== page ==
From: Thorold Township and Town, 1786-1932
Published by John H. Thompson
Beaverdams is the oldest settlement in the township, although it never attained the dignity of an incorporated village. The derivation of its name is obvious, the beaver meadow with the remains of the dam plainly visible.
The first settler at this place was Israel Swayze, who built the first brick house in Welland County. Many of his neighbours had come from the same part of New Jersey—“near the old log jail,” as they designated the district, which was then unnamed—and this made an additional bond of union among the settlers. Most of these families had come before the “cold, hungry year,” and when the famine came, they shared their provisions, a deer that was shot by Mr. Swayze furnishing food for many who had not tasted meat for months.
Beaverdams was very early connected with the neighbouring settlements by roads, which were laid out in the most irregular way. Wherever possible, streams were avoided, and thus the farmers were saved the expense of building bridges.
In 1802, Elisha Edwards had a blacksmith shop at Beaverdams, and before the war, there was a tavern at the crossroads kept by a man named June.
Until navigation was opened on the Welland Canal, Beaverdams was a very important place. The first survey for this great work was made by an English engineer named Clewes, who laid out the route from DeCew Falls to the Beaverdam flats. Had his plan been followed, the latter place would have secured all the industries that have since belonged to the town of Thorold. As it was, the older settlement had its due share of business, considering its population.
Opposite the tavern was a general store owned by George and Jacob Keefer; the goods were bought at Montreal, and in winter time they were brought up by teams. In this shop was the first township post office.
When work began upon the Deep Cut, the Keefers moved their store to the canal bank. At about this time, David Young had a chair factory, while a shoe shop, a tailor shop, a blacksmith shop and a saddler and harness shop, were the other business houses of Beaverdams.
Between 1820 and 1825, Hiram Swayze had a saw mill on the creek a little below the hamlet. Here, he carried on a large business until the dam broke, after which accident he devoted all his energies to his farming interests.
Ephraim Hopkins also built a stone tannery not far from the tavern. Most of the industries were situated near this corner, which was the regular stopping place for the stage coaches from Hamilton. No less famous than the tavern was the “well in the middle of the road.”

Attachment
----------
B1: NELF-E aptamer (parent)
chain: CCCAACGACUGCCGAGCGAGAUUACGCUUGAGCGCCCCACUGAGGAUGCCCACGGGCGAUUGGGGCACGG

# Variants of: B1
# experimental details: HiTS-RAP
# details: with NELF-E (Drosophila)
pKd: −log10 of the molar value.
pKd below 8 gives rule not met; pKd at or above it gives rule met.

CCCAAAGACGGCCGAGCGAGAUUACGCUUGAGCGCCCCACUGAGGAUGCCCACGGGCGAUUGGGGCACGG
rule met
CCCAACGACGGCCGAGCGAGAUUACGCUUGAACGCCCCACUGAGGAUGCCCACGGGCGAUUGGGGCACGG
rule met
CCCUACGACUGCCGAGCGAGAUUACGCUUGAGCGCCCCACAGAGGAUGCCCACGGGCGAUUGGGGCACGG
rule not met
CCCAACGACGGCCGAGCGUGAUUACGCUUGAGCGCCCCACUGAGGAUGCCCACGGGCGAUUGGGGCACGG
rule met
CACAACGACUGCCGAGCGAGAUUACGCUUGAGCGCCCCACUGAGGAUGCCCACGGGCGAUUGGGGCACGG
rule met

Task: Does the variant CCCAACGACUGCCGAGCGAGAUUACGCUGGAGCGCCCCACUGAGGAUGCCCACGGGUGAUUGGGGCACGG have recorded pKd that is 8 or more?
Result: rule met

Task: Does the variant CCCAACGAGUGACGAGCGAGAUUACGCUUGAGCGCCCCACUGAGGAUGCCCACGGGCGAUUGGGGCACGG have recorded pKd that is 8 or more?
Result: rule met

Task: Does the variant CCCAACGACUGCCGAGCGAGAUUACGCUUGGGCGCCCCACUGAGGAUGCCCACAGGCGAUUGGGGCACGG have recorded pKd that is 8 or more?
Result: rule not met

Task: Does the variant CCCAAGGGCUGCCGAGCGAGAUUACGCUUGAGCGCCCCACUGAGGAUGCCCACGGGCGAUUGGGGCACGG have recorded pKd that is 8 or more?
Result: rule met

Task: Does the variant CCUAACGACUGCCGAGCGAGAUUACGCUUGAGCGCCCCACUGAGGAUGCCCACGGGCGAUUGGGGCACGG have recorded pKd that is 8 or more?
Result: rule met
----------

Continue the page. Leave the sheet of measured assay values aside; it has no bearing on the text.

At the eastern end of the McClelland farm there was a tannery built in 1820 by Thomas Wilson, who had bought the tanning business established by Benjamin Swayze. Wilson came originally from Stamford township, and his interesting experiences in the War of 1812 belong to the history of the frontier. As a manufacturer, however, he became important in Thorold Township. As a greater demand arose for lumber, on account of wooden locks being built on the canal, his tannery was converted into a saw mill. The successive enlargements of the canal destroyed much of his property, and as an indemnity the Government granted him water power to be free forever to himself, his heirs and assigns. Taking advantage of this, in 1845 he built the sawmill.
A very important building in the little hamlet was the old red school house. In 1820, Hiram Swayze gave the site, and the building was erected by the people of the neighbourhood, with the understanding that all denominations might use it for religious purposes outside of school hours. Consequently, services were held in it on Sundays. During the week, it served as a court house as well as a school, for here, ‘Squires George Keefer and Crowell Wilson used it to try ordinary cases, the chief offenders being disturbers of the peace on the canal.
Beaverdams was a pioneer community in many ways, and as such its history requires a large number of superlatives. In educational work, it was exceedingly important. Not only is its school (church) known for early excellence, but it also claims to have been the first free school established in Canada.
One of the first circuses was held in a barn at Beaverdams, where there was exhibited a menagerie that would scarcely have satisfied the small boy of the present day, consisting as it did of one elephant and two or three monkeys. The elephant, however, was the first ever shown in Canada.
For a long time, this settlement was the centre of Methodism in the Niagara District. Large camp-meetings were held here, to which people drove from a distance of 20 miles. Until late in the 60s, the quarterly meetings took place at Beaverdams, and it was no uncommon thing upon such an occasion to see 150 teams tied under the big elms near the church.
The second brick house built in Welland county stood a little west of Beaverdams, on the road leading to St. Johns, being the residence of Mer. Levi Louis Swayze.
Although the shops, the hotel, the tannery and the brickyard have long ago vanished, yet the little settlement bears no evidences of decay at the present day. Agriculture has always been the chief industry of the place, and some of the most prosperous farmers in the township were those living in this vicinity.